MTPR

Arts & Culture

Author interviews, food, natural history, poetry, and more from "The Write Question", "The Food Guys", "Field Notes", "Home Ground Radio", "Front Row Center", and "Reflections West".

Bill Dickinson

Hi!  I’m Dr. Jamison Starbuck, a naturopathic family physician. I’m here today to give you health tips on two chilly topics: frostbite and frostnip.

The difference between frostbite and frostnip is like the difference between a dog bite and a dog nip. A bite hurts a lot and might leave a scar. A nip hurts, but it doesn’t usually cut the skin, and the pain goes away quickly.

Recipe: Moroccan Lamb, Apple and Squash Tagine

Jan 7, 2017
Flickr user, Farther Along (CC-BY-2.0)

Food Guy Greg Patent writes:

Lamb is great with apples, and the following recipe – a Moroccan-style tagine – takes full advantage of Montana's bumper crop. You’ll need about 2 pounds of a tart apple variety. A tagine can refer to a specific cooking vessel or to the dish itself, in this case a kind of stew.

Bar feet
Flickr user, Roger Jones (cc-by-2.0)

The Rocky Mountain Ballet Theatre (RMBT), which is based in Missoula, will once again be hosting the prestigious Vienna International Ballet Experience (VIBE). The five-day international dance challenge will be held in conjunction with the the second annual Art of Diplomacy conference and film festival. Charlene Campbell Carey, the Artistic Director of RMBT and the VIBE U.S.A. Director, discusses how the arts deepen human connections.

The events will take place January 10-14, 2016.

National Park Service. (CC-BY-2.0)

"I fish with my children, the paddle knocking the canoe in an easy rhythm," writes Caroline Patterson, writer, teacher, and director of the Missoula Writing Collaborative.  "Phoebe is five, her taffy hair in braids; Tobin three, his round face expectant as he scans the pocked water. I take up the spinning rod, for we are trolling, the dreamer's way of fishing. Phoebe and I let out line, and I show her how to reel it in. I lie back to wait, studying the tamaracks, capped by the Swan Mountains.

Riverbend Publishing

In the summer of 1967, life seems almost dangerously idyllic to fifteen-year-old Grace Birch and her ten-year-old sister Franny. Their mother is Nora, a beautiful and educated woman who writes haunted love poems when she isn’t working as a law professor at the local university. Their father is David, an actor turned drama professor. As the children of independent, bohemian parents, Grace and Franny spend their days entertaining themselves and their evenings observing the delicate dance that is their parents’ relationship. David’s dedication to his craft makes him magnetic to his students, but challenges his devotion to his two young daughters and his wife.

Cultivating The Coconut Craze

Jan 3, 2017
Franz Eugen Köhler's Medizinal-Pflanzen, 1896

There's a coconut boom going on: the versatile flesh of the fruit can be manufactured into substitutes for milk, cream and other cooking oils. The Food Guys, Jon Jackson and Greg Patent, point out that there are reasons to be concerned about the growing demand. Coconut farmers in Asia are among the poorest people in the world, and often, their trees are planted as a monoculture, a risk to farmer and the environment alike.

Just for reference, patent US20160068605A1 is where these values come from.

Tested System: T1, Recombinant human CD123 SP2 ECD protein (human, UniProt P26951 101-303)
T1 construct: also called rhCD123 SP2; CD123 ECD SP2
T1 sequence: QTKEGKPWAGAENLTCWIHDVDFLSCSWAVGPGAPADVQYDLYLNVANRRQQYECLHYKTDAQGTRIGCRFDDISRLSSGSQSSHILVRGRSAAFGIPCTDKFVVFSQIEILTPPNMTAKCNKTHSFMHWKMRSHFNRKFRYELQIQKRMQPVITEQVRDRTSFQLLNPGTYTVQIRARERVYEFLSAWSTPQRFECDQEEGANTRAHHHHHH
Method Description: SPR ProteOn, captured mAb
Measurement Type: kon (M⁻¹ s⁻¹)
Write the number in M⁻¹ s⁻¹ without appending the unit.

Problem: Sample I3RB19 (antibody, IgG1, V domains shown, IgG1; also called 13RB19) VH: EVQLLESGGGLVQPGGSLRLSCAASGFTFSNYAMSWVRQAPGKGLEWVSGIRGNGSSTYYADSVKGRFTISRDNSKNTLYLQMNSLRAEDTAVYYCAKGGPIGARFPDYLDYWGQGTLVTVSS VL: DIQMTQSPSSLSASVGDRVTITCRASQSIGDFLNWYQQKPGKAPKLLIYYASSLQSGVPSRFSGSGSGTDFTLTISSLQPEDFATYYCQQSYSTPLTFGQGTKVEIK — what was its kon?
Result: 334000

"I have been thinking about consciousness, who has it and who doesn’t," writes poet, essayist and editor, Melissa Kwasny. "'Consciousness: to have a sense of oneself as apart from others.'  Science has discovered that even plants can distinguish between a self and a not-self, halting their growing roots in contact with the foreign. Carl Sapina, in a recent book called Beyond Words: What Animals Think and Feel, says we share basically the same nervous system—wolf, coyote, even the worm. To grant them consciousness is to wake, not to a dream world, but a greater reality that requires a different navigation and a far different morality. 

Ruffed Grouse: Drummers Of The Bird World

Dec 30, 2016
Ruffed grouse (Bonasa umbellus). (CC BY 2.0)
Flickr user, Seabamirum

One Saturday morning looking out my window, I noticed something wandering  along the fence outside my house. Worried it was one of my chickens that had escaped, I grabbed my binoculars. But instead of a chicken, I saw a brown and white bird with a tuft on his head. As I watched him making his way, pecking and discarding all but the tastiest of scraps, two more of the birds emerged from the brush. The ruffed grouse were back.

Flickr user, Bradley Gordon. (CC-BY-2.0)

"In my youth, I was restless enough to have spent four years on the road searching for the Great American Bar," writes Livingston, MT teacher and author, Toby Thompson.  "I often visited thirty a day, learning in my travels that the mountain West– specifically Montana–held more saloons than any other region.

The Magic Of Miso

Dec 26, 2016
Flickr user, Christopher Paquette (CC-BY-2.0)

Miso's meaty umami quality comes from a multi-step process of fermentation, which serves two functions: large molecules get broken down into small, readily-digestable ones, and the fermentation develops a lot of flavor. When it comes to miso, think beyond soups. You can improve an otherwise bland gravy or marinade with it, too.

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